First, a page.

Operational Reactor Safeguards Exam (ORSE) 

These four letters struck sheer terror into the hearts of all submarine CO, XO and Engineer Officers.  Every year, each ship’s crew would be visited by an ORSE Team.  The Team was comprised of senior naval officers with nuclear backgrounds; newly minted EOs, COs who were between ship command and something higher, and PCOs who were going on to command duty. 

Their job was to examine a nuclear ship’s crew as to their ability to safely operate a naval nuclear reactor.  They would ride a ship for several days, going through all of the Engineering Department paperwork, observing various engineering drills, quizzing various nukes at anytime, anywhere, and about anything related to the reactor plant.  They inspected everything.  I personally observed a “bird” Captain crawl out of the bilge under the diesel generator with a white rag and a flashlight, and luckily, no smudges.  

Nothing, no one, nowhere on board was exempt.  These people reported directly to “the Admiral”.  Think Spanish Inquisition only with more power, and reporting directly to God. 

Pity the crew that flunked their ORSE.  First, this was a big black mark on the fitness records of the CO, XO, and EO. An otherwise shining career could abruptly end with bad ORSE grades.  Next, the crew would be condemned to intensive retraining; a self-inflicted Hell-on-Boat, and then the re-exam.  If you flunked the re-exam, heads would roll and blood would flow. 

Our first Blue Crew ORSE was at the end of our shakedown cruise.  In the training work up for the Exam, we did some things that most people would consider to be on the far, far side of good judgment. 

During the training period, a gasket in a steam system flange blew out.  We were steaming along, fat dumb and happy, when POW!  There was a sudden roar and small “snow” storm in the engine room behind the “bromide” chiller.  Normally this would be no big deal, except that this particular gasket was in a flange between the port turbine generator throttle block and the root valve.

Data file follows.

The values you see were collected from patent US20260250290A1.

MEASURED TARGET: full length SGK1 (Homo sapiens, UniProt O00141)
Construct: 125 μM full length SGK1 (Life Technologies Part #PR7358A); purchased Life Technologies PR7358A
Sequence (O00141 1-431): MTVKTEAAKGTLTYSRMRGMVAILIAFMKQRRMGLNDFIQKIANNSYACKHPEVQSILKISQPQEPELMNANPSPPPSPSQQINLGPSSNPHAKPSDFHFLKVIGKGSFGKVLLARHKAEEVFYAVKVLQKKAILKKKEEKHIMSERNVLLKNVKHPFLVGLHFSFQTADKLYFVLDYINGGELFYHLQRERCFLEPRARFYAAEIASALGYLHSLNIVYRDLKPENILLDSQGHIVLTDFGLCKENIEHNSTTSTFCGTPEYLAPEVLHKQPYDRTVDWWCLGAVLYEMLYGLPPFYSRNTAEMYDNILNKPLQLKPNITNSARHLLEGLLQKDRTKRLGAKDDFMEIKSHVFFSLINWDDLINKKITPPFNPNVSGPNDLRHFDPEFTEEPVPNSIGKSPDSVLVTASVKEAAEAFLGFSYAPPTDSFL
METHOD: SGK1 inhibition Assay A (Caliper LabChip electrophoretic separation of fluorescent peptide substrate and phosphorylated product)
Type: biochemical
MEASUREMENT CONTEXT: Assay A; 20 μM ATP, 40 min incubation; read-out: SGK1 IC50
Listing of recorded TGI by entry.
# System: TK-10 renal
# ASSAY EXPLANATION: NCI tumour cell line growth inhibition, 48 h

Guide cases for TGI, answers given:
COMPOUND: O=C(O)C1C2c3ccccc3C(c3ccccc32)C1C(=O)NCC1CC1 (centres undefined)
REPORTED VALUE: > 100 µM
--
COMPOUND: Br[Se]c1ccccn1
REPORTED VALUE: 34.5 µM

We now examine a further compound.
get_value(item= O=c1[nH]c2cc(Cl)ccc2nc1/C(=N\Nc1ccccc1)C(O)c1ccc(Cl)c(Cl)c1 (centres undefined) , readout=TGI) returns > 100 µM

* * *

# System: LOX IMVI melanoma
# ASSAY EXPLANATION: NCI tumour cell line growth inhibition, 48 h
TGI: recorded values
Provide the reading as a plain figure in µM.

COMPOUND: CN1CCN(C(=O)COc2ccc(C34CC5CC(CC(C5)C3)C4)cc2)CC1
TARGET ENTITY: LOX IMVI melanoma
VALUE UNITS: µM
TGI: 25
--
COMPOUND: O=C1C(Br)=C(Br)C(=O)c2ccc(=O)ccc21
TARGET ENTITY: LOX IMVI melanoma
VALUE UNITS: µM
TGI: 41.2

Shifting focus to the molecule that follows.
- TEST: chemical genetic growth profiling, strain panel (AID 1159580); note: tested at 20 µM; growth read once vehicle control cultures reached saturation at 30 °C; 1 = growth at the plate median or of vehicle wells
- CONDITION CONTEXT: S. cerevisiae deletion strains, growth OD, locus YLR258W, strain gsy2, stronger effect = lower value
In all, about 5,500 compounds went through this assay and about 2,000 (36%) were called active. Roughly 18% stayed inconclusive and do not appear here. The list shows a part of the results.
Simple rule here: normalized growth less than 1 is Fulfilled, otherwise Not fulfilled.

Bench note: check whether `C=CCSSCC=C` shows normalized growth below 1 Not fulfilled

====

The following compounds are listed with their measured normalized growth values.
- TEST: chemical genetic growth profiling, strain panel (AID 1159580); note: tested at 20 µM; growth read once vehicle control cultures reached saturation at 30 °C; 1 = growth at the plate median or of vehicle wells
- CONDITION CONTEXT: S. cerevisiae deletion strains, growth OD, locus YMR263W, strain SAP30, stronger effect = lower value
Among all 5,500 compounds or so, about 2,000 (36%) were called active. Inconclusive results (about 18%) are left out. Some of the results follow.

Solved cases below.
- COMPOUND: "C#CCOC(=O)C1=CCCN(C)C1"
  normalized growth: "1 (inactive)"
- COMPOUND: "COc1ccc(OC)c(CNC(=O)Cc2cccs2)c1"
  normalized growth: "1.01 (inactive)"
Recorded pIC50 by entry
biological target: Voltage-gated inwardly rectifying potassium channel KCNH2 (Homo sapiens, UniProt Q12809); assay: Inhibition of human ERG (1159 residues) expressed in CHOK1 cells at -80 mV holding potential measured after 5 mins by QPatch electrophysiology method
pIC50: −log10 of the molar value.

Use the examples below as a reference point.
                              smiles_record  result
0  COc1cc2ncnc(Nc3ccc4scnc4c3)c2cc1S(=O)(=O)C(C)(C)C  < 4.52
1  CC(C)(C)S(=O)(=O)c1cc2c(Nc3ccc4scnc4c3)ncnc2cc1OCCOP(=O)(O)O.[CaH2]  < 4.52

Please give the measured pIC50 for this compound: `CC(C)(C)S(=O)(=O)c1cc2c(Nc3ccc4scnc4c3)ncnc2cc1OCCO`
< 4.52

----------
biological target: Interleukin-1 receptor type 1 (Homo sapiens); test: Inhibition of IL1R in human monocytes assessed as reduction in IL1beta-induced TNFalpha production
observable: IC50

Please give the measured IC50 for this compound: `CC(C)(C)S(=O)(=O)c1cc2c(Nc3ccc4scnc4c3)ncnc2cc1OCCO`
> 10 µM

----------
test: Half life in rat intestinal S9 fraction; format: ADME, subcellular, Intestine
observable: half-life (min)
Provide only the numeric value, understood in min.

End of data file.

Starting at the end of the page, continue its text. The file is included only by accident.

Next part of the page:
It spewed high pressure, high temperature steam and screamed like a banshee. Steam is neat stuff.  It is invisible.  The white stuff you see jetting out of teakettle is condensed steam or water vapor. In the movie the Sand Pebbles, this was called “ded stim”.  On the other hand, “live stim”, invisible steam at high pressure and temperature can cut through steel and lesser material (sailors) like a hot knife through warm butter. 

The steam leak shredded the steam pipe lagging (the cause of the snow storm) and began eating its way through the steel flanges.  The immediate response to this event was to freeze where you were.  If you were still alive and conscious, you could move on to the next step.  Very gingerly and cautiously you would feel your way around the blow out area with a broom or something with a LONG handle to locate the steam plume.  When the end of the broom exploded, you knew you had found it.  Once the exact location of the steam leak and the steam plume were known, the root valve could be safely approached and shut.  This would isolate the steam leak from the steam source, the Main Steam Header.  Of course you would loose the port turbine generator, but we had two and could safely operate the ship on the starboard TG alone. 

Since the steam leak had cut the flange seats, simply replacing the gasket would not correct the problem.  The flanges need to be re-welded and ground true or replaced.  No at-sea fix here, this was yard work. 

However, between our current position and the yard repair stood ORSE.  It was scheduled, and nothing could reschedule it.  Nothing.  So Captain Overhaul deemed that training and drilling would continue unabated.  Each time an engineering drill that required both turbine generators was to be run, the steam leak area was cordoned off and the port TG place on-line.  High pressure, high temperature main steam header steam would blast into the engine room for the duration of the drill.  After the drill, the port TG was secured and the steam leak isolated until the next drill.  Each drill would cause additional significant steam cutting of the flanges, and a progressively larger steam leak. 

And so it came to pass that the ORSE Team arrived onboard for our exam.  The ORSE Team never directed the ship’s drills.  The ship would present a slate of proposed drills to be run, and the ORSE Team would observe and comment.  They never direct, initiate, or otherwise actively participate in the management of the drills.  The blood would not be on their hands.  Drill management and training in general were some the areas that the ship was graded on. 

Captain Overhaul explained to them that we had a major steam leak in the engine room but that we would happily run drills with the MAJOR STEAM LEAK to meet their needs. The ORSE Team simply observed and noted.  

God had mercy on the Blue Crew and did not punish us for the questionable decisions and other transgressions of Captain Overhaul.  We passed ORSE, and the flanges and damaged steam piping were repaired when we returned to Groton.

Charlie Winterfeldt

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